In Memoriam: Wisława Szymborska

Wisława Szymborska died yesterday. She was 88.

I love Poland for celebrating its poets, finding cultural heroes not only in the past but also the present day cities and villages (and shipyards). Though in Szymborska’s case, perhaps it was the worst thing to happen to her, worsening her agoraphobia. The Nobel she won silenced her for years.

I remember not being able to respond immediately to her work. Unlike Miłosz, whose imagery and confessions engage the reader upon first reading, Szymborska is gentle and grounded, proselike. Frequently witty and wry, yet countered by sadness. Hers was a generation that knew horrible atrocities firsthand, atrocities for which there were no sufficient words. Yet words would abound among the survivors, words frequently contradicting, blaming, telling and retelling and revising the stories until the tellers could make sense of the senseless but perhaps inevitable past. It took me time to appreciate that Szymborska is a master of making sense of enormous things.

Under a Certain Little Star   
by Wislawa Szymborska
translated by Joanna Trzeciak

My apologies to chance for calling it necessity.
My apologies to necessity in case I’m mistaken.
Don’t be angry, happiness, that I take you for my own.
May the dead forgive me that their memory’s but a flicker.
My apologies to time for the quantity of world overlooked per second.
My apologies to an old love for treating a new one as the first.
Forgive me, far-off wars, for carrying my flowers home.
Forgive me, open wounds, for pricking my finger.
My apologies for the minuet record, to those calling out from the abyss.
My apologies to those in train stations for sleeping soundly at five in the morning.
Pardon me, hounded hope, for laughing sometimes.
Pardon me, deserts, for not rushing in with a spoonful of water.
And you, O hawk, the same bird for years in the same cage,
staring, motionless, always at the same spot,
absolve me even if you happen to be stuffed.
My apologies to the tree felled for four table legs.
My apologies to large questions for small answers.
Truth, do not pay me too much attention.
Solemnity, be magnanimous toward me.
Bear with me, O mystery of being, for pulling threads from your veil.
Soul, don’t blame me that I’ve got you so seldom.
My apologies to everything that I can’t be everywhere.
My apologies to all for not knowing how to be every man and woman.
I know that as long as I live nothing can excuse me,
since I am my own obstacle.
Do not hold it against me, O speech, that I borrow weighty words,
and then labor to make them light.

Some Like Poetry
Some –
thus not all. Not even the majority of all but the minority.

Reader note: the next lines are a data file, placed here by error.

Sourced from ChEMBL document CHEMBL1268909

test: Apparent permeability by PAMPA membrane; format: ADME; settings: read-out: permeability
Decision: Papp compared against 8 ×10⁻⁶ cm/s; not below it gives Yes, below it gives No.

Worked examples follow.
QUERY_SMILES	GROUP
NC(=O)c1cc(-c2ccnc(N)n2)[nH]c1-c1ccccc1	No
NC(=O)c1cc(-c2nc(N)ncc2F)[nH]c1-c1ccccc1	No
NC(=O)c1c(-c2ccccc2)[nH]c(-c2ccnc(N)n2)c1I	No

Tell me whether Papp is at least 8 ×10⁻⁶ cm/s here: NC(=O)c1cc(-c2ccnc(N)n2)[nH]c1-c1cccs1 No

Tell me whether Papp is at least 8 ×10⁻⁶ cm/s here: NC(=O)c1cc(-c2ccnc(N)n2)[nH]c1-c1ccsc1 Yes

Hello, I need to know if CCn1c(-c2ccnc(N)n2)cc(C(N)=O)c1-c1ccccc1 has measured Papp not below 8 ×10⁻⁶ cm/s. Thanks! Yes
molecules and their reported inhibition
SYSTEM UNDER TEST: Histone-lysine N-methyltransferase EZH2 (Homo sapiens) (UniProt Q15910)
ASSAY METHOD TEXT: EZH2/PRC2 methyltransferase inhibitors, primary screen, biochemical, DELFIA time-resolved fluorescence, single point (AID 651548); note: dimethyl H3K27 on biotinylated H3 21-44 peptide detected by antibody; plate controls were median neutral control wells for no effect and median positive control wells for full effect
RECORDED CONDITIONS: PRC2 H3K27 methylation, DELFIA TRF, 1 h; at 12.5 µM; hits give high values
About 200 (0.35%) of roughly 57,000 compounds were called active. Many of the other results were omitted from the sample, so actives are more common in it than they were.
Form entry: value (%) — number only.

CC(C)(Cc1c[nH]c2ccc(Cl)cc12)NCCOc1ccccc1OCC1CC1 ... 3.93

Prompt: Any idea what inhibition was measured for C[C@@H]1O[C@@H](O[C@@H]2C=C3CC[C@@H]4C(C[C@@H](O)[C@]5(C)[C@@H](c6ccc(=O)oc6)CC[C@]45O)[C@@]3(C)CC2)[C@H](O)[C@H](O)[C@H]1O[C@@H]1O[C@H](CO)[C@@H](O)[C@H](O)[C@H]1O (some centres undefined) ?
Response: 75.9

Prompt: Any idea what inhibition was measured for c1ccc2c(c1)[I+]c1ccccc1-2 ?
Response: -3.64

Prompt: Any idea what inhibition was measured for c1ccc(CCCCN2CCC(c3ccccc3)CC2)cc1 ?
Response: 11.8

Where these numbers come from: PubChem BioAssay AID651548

Not counting schools, where one has to,
and the poets themselves,
there might be two people per thousand.

Like –
but one also likes chicken soup with noodles,
one likes compliments and the color blue,
one likes an old scarf,
one likes having the upper hand,
one likes stroking a dog.

Poetry –
but what is poetry.
Many shaky answers
have been given to this question.
But I don’t know and don’t know and hold on to it
like to a sustaining railing.


I prefer movies.
I prefer cats.
I prefer the oaks along the Warta.
I prefer Dickens to Dostoyevsky.
I prefer myself liking people
to myself loving mankind.
I prefer keeping a needle and thread on hand, just in case.
I prefer the color green.
I prefer not to maintain
that reason is to blame for everything.
I prefer exceptions.
I prefer to leave early.
I prefer talking to doctors about something else.
I prefer the old fine-lined illustrations.
I prefer the absurdity of writing poems
to the absurdity of not writing poems.
I prefer, where love’s concerned, nonspecific anniversaries
that can be celebrated every day.
I prefer moralists
who promise me nothing.
I prefer cunning kindness to the over-trustful kind.
I prefer the earth in civvies.
I prefer conquered to conquering countries.
I prefer having some reservations.
I prefer the hell of chaos to the hell of order.
I prefer Grimms’ fairy tales to the newspapers’ front pages.
I prefer leaves without flowers to flowers without leaves.
I prefer dogs with uncropped tails.
I prefer light eyes, since mine are dark.
I prefer desk drawers.
I prefer many things that I haven’t mentioned here
to many things I’ve also left unsaid.
I prefer zeroes on the loose
to those lined up behind a cipher.
I prefer the time of insects to the time of stars.
I prefer to knock on wood.
I prefer not to ask how much longer and when.
I prefer keeping in mind even the possibility
that existence has its own reason for being.

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